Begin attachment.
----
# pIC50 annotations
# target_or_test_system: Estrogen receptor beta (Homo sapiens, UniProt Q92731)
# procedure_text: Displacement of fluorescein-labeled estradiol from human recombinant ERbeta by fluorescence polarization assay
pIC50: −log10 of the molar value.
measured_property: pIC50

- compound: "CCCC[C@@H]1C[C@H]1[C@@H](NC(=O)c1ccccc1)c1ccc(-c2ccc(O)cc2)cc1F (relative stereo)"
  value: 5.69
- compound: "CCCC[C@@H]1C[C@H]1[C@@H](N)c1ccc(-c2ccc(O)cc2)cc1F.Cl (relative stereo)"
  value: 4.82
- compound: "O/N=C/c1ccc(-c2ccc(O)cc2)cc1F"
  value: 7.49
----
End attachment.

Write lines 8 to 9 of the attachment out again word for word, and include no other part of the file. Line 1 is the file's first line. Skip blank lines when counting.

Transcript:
- compound: "CCCC[C@@H]1C[C@H]1[C@@H](N)c1ccc(-c2ccc(O)cc2)cc1F.Cl (relative stereo)"
  value: 4.82